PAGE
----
Of course, in a twist of irony Orwell would certainly appreciate, Pakistan – our new ally on the war on terror – has been a key supplier towards North Korea's nuclear program, supplying vital missile technology in exchange for North Korea's expertise in enriching uranium. With Al-Qaeda sympathizers permeating Pakistan's intelligences services one should hardly be surprised if, one day soon, Pakistan finds itself on the axis-of-evil list. If history is any guide alliances can shift fairly quickly in this region of the globe. After all, the United States itself was a key supplier of Saddam's arsenal during the Iran-Iraq war under Reagan/Bush(I), with officials like Donald Rumsfeld going so far as to look the other way – or even tacitly approve – as Saddam Hussein used chemical weapons against Iran and the Kurds. Adding to the irony, at the time we supported the Mujahadeen (and the likes of Osama bin Laden) in the war against the Soviet Union (the former Evil Empire has since morphed into our ally in the war on terror). Orwell was hardly far off in Nineteen Eighty-Four when he imagined a population that could not even remember that their enemies had changed – Oceania was first allied with Eastasia in a war against Eurasia, but this was subject to reversal – in a perpetual war for peace. No wonder, nearly forty-five percent of Americans now believe that Saddam Hussein was one of the key instigators behind 9/11, displacing the real inspiration behind 9/11, Osama bin Laden, as public enemy number one.


In Nineteen-Eighty-Four a continual bombardment of propaganda – or Newspeak – from the Ministry of Truth produced a form of amnesia and thought constriction among the subjects of Orwell's dystopia. Integral to this form of mind control was the ability of the state to rewrite the news and history in ways that suited the shifting needs of Big Brother. The Bush administration has taken a considerable step in this direction by effectively rescinding the Freedom of Information Act (by executive order in the wake of 9/11) and essentially denying historians and scholars access to Presidential records that had, until Bush ordered otherwise, been assumed to belong to the public. Critics of the Bush administration contend that Bush (II) signed the executive order in order to protect his father (Bush I) from possibly embarrassing revelations concerning the arms for hostages crisis with Iran, the so called Iran/Contra affair. There are ample reasons to suggest this is part of the rationale. But the real effect of this radical policy shift will be to further insulate the executive branch from accountability to the public, and further alienate citizens from understanding the issues and decisions made on their behalf. Without the ability to examine the public record how will it be possible the challenge the "official" version of history? And if this comes to pass will we even need citizens to think for themselves?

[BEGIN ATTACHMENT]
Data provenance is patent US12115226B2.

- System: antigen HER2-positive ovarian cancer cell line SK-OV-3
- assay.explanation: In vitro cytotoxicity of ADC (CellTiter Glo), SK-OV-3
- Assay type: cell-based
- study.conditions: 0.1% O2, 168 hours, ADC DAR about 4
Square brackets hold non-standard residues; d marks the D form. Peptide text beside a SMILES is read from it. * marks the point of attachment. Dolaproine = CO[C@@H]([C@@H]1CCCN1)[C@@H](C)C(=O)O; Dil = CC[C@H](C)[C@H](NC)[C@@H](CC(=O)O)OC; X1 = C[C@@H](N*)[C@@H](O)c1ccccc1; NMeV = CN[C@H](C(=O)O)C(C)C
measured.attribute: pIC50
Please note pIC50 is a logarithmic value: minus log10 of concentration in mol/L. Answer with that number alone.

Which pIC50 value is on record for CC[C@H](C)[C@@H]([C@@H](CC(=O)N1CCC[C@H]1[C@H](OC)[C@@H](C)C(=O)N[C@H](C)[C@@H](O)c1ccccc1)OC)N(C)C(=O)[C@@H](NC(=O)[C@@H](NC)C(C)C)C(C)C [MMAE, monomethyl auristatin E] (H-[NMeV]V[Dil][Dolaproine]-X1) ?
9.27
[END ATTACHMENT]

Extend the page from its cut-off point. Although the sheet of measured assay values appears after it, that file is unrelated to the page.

Thinking was actively discouraged among the citizens of Oceania in Orwell's Nineteen Eighty-Four by the impoverishment of language, the constant barrage of propaganda, and by maintaining a perpetual state of fear in which Big Brother held up as the great protector. Everyday the citizens of Oceania would gather before great televisions to experience "two-minutes of hate" while the image of Emmanuel Goldstein – “The Enemy of the People" – menaced viewers while hordes of expressionless soldiers goose-stepped in the background. Needless to say, Goldstein never failed to stir up fear and revulsion as the "commander of a vast shadowy army, a network of conspirators dedicated to the overthrow of the State," much as the icons of evil – Saddam, the Ayatollah, Noregia, bin Laden, etc., – are paraded on the evening news as the mortal enemies of Goodness in a Manichean universe.


A succession of bogeymen have been trotted out before the American public in order to justify military adventures for as long as anyone can remember. Manuel Noregia brandishing his machete, Saddam Hussein blasting his rifle into the air, Osama bin Laden cradling an AK-47 as he spouts threats against America, or Kim Jung Il reviewing a parade of Scuds, the stock images appear on the evening news, the same footage played repeatedly on segments with names like "Showdown with Saddam" or "Target Iraq." Some times the threats are real, most often they are exaggerated and individuals and entire societies are caricatured. The result is that with the advent of cable news you can now get your two-minutes of hate twenty-four hours a day.